with open('/home/pi/development/love_letters/subjects.txt', 'r') as rf:
    subjects ='\n')
openers = ['Sweetheart', 'Sugarbuns', 'Sugarbasket', 'Honey', 'Good Looking', 'Pooh Bear']

Now we’re going to create the message to send. In this case it’ll be a plain text email to my wife telling her nice things but you could set this up to be much more complicated with html tags and email attachments if you like. I’m going to randomly choose lines and subjects so that she doesn’t get the same email twice. I’m going to use format to insert the values into the string. I’m going to set Subject: to a random subject. This will be the subject of the email. random.choice will randomly choose the variables from the lists I’ve created. This portion of the code looks like this:

message = """\
Subject: {subject}



Now all that’s left to do is create an ssl context, log in, and send the email - so let’s do that now.

We’ll set a variable named context to ssl.create_default_context()

Next, we’ll do a self-closing connection using the with keyword. We’re going to use with smtplib.SMTP_SSL(‘’, port, context=context) as server:. On the next line, we’ll login using server.login(user, password). Then we’ll use server.sendmail(user, receiver, message) to send the message. Here if you wanted to send multiple emails to multiple email addresses, you could set up a for loop to loop over a list of email addresses.

This code portion should look like this:

context = ssl.create_default_context()
with smtplib.SMTP_SSL('', port, context=context) as server:
    server.login(user, password)
    server.sendmail(user, receiver, message)

I’ve got a replit set up so you can look at what the code should look like. You can find that here:
gist for lines.txt:

gist for subjects.txt:

gist for middles.txt:

gist for endings.txt:

Once you’ve got your script running, working, and sending emails, you’ll want to set it up on a schedule to send emails. To do this we’ll use cronjobs. We’ll open a terminal. The command we’ll use to get into this is crontab -e. The dash e is for editing. You can do crontab -l to list all the cronjobs on a Linux system. If this is the first time you’ve run this command, it’ll ask you to choose a terminal based text editor. Choose whichever one you’re the most comfortable with. I prefer to use vim so I chose that one. You’ll need to insert a line of text with how often you want the script to run and what commands to run when the time clock reaches the scheduled time.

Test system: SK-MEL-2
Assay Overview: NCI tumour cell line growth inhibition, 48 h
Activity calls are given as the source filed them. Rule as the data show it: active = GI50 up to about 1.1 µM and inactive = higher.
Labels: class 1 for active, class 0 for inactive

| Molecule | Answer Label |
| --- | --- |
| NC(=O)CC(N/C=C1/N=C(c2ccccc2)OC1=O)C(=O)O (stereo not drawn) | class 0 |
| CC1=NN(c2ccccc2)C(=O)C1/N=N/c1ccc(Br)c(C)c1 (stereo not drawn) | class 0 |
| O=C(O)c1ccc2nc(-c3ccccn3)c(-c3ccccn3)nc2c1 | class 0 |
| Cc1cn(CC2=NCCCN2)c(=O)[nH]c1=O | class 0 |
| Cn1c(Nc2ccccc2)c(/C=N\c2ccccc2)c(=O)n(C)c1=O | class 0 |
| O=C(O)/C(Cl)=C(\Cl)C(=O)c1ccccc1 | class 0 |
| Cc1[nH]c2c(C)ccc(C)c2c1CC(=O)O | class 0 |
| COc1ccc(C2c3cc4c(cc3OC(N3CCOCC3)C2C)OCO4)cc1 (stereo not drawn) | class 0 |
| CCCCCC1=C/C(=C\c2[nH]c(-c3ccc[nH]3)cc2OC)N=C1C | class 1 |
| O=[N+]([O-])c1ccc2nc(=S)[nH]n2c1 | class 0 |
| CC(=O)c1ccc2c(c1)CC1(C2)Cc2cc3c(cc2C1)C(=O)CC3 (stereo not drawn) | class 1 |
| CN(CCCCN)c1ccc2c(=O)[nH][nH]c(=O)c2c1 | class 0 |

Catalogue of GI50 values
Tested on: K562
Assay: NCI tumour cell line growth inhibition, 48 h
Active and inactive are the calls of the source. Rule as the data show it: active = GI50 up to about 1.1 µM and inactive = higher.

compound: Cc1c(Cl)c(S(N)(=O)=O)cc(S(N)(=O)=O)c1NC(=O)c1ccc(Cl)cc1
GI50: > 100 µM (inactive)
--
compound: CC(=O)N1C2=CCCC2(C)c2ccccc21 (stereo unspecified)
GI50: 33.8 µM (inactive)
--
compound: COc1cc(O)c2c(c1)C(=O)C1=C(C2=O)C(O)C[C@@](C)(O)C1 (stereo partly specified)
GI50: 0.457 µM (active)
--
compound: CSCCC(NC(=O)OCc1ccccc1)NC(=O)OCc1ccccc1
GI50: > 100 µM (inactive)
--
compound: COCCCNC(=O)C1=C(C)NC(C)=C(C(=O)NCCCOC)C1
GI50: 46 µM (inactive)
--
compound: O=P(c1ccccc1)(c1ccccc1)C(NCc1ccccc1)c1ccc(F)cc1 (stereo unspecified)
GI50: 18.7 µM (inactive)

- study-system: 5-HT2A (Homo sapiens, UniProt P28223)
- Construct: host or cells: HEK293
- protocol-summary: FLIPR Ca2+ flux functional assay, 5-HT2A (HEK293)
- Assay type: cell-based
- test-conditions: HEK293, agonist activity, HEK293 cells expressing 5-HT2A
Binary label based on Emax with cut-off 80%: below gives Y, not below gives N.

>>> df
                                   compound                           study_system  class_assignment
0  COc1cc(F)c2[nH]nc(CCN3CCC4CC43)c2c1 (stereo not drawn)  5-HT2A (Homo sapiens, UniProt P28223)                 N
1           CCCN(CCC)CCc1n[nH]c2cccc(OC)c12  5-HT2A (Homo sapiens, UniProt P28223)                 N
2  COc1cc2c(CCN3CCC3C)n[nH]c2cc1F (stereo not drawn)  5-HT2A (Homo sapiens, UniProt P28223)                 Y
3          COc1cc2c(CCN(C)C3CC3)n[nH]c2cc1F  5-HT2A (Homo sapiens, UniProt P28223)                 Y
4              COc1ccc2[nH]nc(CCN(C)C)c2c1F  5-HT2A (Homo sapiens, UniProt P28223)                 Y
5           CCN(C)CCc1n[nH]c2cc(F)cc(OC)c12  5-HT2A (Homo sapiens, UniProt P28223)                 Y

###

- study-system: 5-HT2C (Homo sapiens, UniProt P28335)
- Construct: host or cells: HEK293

My cronjob looks like this:

30 20 * * * /usr/bin/python3 /home/pi/development/love_letters/

There are five values at the beginning of this command that specify when to run. The first column is for minutes, the second column is for hours, the third column is for day of month, the fourth column is for month, and the fifth column is for day of week. In this example, the third through fifth columns all display an asterisk which stands for “every.” That means that the asterisks will tell it to run every day of the month, every month, everyday of the week. So essentially this will send an email at 8:30 PM every day when my Raspberry Pi is running.

After specifying when you want your cronjob to run in the first argument, you need to specify what to run. In the above example, I specified that we’re running a Python3 script and then I provided a full path to the script.

Congratulations, now you’ve got a python script scheduled to send emails for you automatically. You’re doing great. I hope you see the utility in automating emails and use this for whatever scenario you dream up. Python is a great language to automate with.

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That was quite an interesting read. Thanks for sharing this tutorial :slight_smile: